All North Sanpete schools
will receive triage bags
By Marcy Curtis
MT. PLEASANT—North Sanpete schools recently received an important addition to help them prepare for an emergency.
The North Sanpete School District along with the help of Greg Peterson, Shauna Rawlinson and Dr. Allan Day and his clinic, all coordinated and put together emergency triage bags for each school.
“This is just one piece of our goal to prepare each school for an emergency,” said Superintendent Nan Ault.
Greg Peterson, the district resource officer and Shauna Rawlinson, a district nurse, meet with principals in the district once a month to review aspects of preparedness and to keep the conversation going. The bags are for the schools to use in any type of emergency. Each one is equipped with wheels so that any teacher or staff member can easily transport the bag to anywhere it needs to be in the school.
“These bags have enough tools to treat any emergency,” said Rawlinson. “Hopefully they are never needed, but we are prepared if we do. It’s better to have it and not need it than need it and not have it.”
The bags are very full. They have many basic materials in them and some pretty specific tools. In addition to a lot of bandaging, there are rinse trays, sheers, pen lights, stethoscopes, antibacterial rinse, bag-valve-masks, cold and hot packs, neck collars, splints, casting materials, tourniquets, space blankets, water, masks and so much more.
These medical supplies can also be used to supplement Emergency Medical Services in case of a larger scale emergency.
“I have had my own children come through this district with a few still in school,” stated Rawlinson. “Sometimes I would hear of shootings or catastrophe’s somewhere and wonder what our schools would do in an emergency.”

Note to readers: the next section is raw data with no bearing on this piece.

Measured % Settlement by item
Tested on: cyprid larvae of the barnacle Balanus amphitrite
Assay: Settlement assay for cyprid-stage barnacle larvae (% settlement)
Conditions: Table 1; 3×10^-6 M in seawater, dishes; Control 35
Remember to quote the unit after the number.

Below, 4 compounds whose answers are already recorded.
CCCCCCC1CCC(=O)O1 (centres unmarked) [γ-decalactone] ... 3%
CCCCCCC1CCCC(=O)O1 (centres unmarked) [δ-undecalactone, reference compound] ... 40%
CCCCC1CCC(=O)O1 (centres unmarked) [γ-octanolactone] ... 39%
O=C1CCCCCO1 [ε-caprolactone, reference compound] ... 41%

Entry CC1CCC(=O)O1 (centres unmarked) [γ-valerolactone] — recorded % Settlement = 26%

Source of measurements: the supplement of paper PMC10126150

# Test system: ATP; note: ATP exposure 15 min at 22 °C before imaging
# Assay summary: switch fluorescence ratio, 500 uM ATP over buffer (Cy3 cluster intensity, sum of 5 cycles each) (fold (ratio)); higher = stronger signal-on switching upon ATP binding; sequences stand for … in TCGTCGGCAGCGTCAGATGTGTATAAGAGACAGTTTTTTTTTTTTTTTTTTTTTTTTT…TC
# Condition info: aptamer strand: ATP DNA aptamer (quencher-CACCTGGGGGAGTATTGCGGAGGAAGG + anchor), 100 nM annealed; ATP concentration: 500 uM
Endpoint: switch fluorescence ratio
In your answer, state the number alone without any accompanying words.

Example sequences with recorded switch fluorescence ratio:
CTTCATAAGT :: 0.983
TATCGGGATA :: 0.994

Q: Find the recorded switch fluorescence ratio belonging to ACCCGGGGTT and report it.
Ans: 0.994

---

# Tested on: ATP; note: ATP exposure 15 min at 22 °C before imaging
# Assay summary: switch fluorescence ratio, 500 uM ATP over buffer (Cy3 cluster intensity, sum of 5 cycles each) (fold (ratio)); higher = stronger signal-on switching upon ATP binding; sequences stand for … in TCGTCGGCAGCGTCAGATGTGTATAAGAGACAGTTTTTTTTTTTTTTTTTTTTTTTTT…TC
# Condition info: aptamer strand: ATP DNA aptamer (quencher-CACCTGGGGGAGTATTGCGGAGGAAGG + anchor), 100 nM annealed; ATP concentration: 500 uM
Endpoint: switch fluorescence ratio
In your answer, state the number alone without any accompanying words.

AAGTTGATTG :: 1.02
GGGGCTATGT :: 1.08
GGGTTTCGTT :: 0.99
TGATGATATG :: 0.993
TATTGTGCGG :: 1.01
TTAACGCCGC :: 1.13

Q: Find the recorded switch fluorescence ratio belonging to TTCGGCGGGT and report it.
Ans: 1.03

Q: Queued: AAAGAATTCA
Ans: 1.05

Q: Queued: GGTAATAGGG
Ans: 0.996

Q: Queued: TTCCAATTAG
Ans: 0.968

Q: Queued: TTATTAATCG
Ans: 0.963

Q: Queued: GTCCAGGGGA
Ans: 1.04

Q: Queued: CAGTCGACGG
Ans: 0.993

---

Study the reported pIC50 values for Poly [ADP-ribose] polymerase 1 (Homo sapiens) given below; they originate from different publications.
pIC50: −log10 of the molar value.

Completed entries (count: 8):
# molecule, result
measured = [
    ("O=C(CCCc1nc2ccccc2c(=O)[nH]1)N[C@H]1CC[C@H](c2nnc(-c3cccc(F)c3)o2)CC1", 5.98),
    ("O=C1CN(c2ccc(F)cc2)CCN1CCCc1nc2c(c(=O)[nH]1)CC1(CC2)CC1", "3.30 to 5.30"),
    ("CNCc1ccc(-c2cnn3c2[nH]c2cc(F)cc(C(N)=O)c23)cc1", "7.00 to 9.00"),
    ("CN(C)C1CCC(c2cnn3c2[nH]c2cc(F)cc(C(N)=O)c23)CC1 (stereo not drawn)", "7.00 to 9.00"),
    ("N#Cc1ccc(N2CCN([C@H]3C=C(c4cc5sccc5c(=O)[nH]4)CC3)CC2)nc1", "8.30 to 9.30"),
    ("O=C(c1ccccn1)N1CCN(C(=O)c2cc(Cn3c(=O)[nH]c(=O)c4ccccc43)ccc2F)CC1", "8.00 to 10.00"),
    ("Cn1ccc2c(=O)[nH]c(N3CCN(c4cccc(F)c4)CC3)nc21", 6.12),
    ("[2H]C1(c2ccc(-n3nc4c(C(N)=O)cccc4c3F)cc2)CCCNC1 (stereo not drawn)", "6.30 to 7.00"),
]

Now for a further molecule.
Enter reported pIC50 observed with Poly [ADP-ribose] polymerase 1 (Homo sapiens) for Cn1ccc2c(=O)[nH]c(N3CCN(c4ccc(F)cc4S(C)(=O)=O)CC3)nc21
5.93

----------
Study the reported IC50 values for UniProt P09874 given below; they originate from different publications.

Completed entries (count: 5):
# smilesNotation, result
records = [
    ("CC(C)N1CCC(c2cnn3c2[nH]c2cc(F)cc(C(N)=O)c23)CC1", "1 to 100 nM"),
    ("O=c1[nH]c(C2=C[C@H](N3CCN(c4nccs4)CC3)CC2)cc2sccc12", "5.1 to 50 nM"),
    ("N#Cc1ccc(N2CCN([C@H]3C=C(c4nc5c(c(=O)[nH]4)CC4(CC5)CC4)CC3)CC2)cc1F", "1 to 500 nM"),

These nationwide incidents started the thought process a few years ago by then high school principal Ault. She was more than willing to help and support when approached again by Peterson and Rawlinson.
In the next couple weeks Rawlinson and Peterson will go into each school, empty the bags and go through them with the teachers.
“I know when I first started on the ambulance it was overwhelming how much I needed to learn and it was vital I was comfortable using the supplies, said Rawlinson. “A big part of the training will be to make sure the teachers and staff members are comfortable using the bags and all that is in them.”
Dr. Allen Day from Revere Health in Mt. Pleasant and Alyssa Madsen played a huge role in making sure these bags were filed with what was needed. COVID made it tough for just the average person to get the items needed, but with their help all the items were attained. The goal by everyone involved was to make sure everything to keep students and staff safe were included.
“COVID has taught us it is important to continue to move forward with good things,” said Rawlinson. “We wanted to show the community that every part of the students’ school experience is important and the district is constantly working on many good things. COVIS did not slow us down!”